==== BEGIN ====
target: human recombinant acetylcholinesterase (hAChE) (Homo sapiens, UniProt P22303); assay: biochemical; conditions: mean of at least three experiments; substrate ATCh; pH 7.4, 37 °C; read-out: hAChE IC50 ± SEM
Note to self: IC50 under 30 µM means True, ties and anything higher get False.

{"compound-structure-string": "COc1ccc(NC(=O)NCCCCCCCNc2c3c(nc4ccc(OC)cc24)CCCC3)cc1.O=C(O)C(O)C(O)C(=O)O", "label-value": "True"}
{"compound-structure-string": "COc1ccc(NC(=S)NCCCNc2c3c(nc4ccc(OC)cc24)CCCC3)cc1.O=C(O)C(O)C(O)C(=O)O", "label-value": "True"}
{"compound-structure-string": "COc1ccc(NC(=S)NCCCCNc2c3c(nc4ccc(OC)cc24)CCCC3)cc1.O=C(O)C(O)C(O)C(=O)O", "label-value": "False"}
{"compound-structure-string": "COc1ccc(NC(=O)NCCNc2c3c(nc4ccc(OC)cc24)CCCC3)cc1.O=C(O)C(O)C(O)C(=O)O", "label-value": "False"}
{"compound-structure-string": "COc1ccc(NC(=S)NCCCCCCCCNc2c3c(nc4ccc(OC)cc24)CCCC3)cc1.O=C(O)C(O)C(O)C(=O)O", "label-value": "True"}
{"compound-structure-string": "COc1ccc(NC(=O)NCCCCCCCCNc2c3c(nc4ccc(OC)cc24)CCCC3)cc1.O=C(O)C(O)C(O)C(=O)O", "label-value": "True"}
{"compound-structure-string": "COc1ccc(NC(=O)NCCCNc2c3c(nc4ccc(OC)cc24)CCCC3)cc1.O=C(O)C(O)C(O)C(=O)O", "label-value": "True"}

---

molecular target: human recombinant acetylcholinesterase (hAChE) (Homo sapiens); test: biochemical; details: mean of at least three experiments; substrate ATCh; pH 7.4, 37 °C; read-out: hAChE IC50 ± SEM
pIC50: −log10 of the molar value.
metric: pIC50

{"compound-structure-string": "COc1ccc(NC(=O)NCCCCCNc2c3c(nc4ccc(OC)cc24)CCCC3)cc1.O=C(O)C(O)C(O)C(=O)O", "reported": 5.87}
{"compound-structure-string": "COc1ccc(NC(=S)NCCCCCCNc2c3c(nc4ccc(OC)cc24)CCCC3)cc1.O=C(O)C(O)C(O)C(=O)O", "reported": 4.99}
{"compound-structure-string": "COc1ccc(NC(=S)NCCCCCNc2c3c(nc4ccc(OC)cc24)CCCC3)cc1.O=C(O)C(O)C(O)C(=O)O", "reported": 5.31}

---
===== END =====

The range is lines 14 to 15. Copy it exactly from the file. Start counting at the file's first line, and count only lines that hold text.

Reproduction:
{"compound-structure-string": "COc1ccc(NC(=O)NCCCCCNc2c3c(nc4ccc(OC)cc24)CCCC3)cc1.O=C(O)C(O)C(O)C(=O)O", "reported": 5.87}
{"compound-structure-string": "COc1ccc(NC(=S)NCCCCCCNc2c3c(nc4ccc(OC)cc24)CCCC3)cc1.O=C(O)C(O)C(O)C(=O)O", "reported": 4.99}